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Organizations are planning their 2023 HR technology budgets. As we discussed in the Lume last month, big, one-time technology investments are no longer top priority, but that doesn’t mean they’re spending less. They’re spending differently – and optimization trumps big buys.

In fast-changing markets and labor economies, organizations struggle to know where to invest, what they need their systems to do, or how to optimize their current tech stack. Help them build impactful, smart budgets by adjusting your approach. Oh, AND fill your pipeline for 2023 while doing so.


It starts with truly understanding what your customers are going through. This may sound basic, but we have to get back to the basics to make headway right now. You need to really understand the business issues they’re facing.

Each customer will have their own unique challenges and needs, but some struggles are universal. There’s a lot being thrown at us, and so much of it is unpredictable. From creating hybrid ways of working to optimizing their spend on people, organizations are taking a deeper look at their “must haves” versus “nice to haves” to determine what’s truly necessary in this new economy. Navigating digital transformation in this way requires a skillset most organizations don’t have.

  • Core HR shifts

A lot of customers are resetting, and what used to be core HR is not core anymore. Vendors must take the time to understand why clients aren’t doing things the way they did before and communicate how your tool can help solve problems with “X, Y, Z.” It’s easy to get tied to product, feature and function, but that’s a different, outdated model. It doesn’t serve you and it doesn’t serve your clients, at least not anymore.

  • Layoff to layover

In a time when layoffs would typically be a quick solution, employers are starting to adopt the mantra “making your people count” vs. counting your people. They need to understand the skills and rarities of their people, and they need help getting there. Instead of getting rid of someone, move them to another role or department where their skills would be a better fit. Your software should help them focus on the supply and demand of talent instead of just doing a slash. It’s 2022. We shouldn’t do layoffs the same way we did in 2008 and 1994.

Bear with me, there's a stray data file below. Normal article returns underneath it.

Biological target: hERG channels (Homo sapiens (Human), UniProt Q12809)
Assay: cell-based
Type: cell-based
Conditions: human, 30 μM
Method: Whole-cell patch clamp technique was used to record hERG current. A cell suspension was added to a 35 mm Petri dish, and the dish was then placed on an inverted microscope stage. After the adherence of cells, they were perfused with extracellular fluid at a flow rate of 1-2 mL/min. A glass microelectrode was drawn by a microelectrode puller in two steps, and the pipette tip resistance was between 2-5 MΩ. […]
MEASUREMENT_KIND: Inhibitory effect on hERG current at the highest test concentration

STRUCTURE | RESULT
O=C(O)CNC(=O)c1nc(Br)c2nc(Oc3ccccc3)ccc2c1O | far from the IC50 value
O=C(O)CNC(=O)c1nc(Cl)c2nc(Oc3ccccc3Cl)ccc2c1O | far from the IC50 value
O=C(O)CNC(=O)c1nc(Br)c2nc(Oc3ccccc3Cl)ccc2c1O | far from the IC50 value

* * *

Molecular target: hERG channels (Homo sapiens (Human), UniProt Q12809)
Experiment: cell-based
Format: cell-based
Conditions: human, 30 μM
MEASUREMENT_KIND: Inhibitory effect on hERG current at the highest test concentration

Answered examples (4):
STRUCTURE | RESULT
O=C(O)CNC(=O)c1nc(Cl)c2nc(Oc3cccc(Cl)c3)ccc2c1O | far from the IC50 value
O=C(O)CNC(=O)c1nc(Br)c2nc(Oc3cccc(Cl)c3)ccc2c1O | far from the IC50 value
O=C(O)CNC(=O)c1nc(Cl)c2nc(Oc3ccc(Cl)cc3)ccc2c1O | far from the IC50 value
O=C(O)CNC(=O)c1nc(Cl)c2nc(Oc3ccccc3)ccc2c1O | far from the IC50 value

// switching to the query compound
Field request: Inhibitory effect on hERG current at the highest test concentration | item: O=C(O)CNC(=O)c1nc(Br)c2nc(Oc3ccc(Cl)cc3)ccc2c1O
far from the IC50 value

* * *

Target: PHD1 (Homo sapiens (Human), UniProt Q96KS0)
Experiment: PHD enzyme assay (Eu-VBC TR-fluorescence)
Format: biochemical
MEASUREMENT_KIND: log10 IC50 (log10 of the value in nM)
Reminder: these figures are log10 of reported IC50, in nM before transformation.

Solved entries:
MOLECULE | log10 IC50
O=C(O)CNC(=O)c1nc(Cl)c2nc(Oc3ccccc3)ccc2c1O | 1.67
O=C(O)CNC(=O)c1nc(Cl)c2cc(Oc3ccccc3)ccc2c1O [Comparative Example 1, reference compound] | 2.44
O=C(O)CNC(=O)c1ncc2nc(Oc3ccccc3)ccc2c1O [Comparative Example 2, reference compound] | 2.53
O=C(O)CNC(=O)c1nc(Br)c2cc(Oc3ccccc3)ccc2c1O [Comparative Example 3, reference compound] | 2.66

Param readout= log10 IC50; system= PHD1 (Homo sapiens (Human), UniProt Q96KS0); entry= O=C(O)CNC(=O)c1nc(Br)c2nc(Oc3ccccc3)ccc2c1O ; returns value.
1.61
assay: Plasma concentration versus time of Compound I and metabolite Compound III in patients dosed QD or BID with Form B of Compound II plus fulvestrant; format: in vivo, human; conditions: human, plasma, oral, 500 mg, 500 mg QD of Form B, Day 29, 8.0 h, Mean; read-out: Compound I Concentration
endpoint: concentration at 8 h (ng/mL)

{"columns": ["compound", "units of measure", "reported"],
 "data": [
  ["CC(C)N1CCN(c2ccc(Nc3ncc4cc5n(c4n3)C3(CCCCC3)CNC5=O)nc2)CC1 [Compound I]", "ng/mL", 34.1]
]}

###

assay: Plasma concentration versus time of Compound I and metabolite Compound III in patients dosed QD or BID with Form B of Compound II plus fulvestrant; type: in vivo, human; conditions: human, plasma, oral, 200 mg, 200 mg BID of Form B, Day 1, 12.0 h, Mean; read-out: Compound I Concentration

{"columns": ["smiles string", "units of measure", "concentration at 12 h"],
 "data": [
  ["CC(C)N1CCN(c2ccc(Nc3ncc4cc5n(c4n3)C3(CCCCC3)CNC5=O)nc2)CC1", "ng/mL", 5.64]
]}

Ok, now that we know organizations today have different needs than they did in January, it’s time to change up your pitch, or ditch the pitch altogether. Vendor positioning HAS to be different than it was in the beginning of 2022. If you don’t change it, you’ll come across as tone deaf. We’re in a “recessionary mood,” and organizations are truly looking to solve their business problems instead of just adding software. The “time to upgrade/update software” message doesn’t fly in a recessionary mood. What flies is “how does our software solve business issues in the business world?” The way you present your technology has to help solve those problems. A piece of tech isn’t going to make or break whether they buy from you or not. The way the tech helps them is going to make the sale.

So what do you say? The messaging sweet spot is a combination of recessionary mood, post-pandemic, and empathy, combined with a sharper look at talent, skills, and people rarities. Position your solution so it’s not just a piece of software but a timely and rather burning solution. Show the impact your solution has, the outcome it produces, its true ROI. It’s about telling a story that resonates by recognizing an organization’s pain points and providing a meaningful solution. What’s going on in the business world is emotional, and our message should reflect that. It’s as simple as that.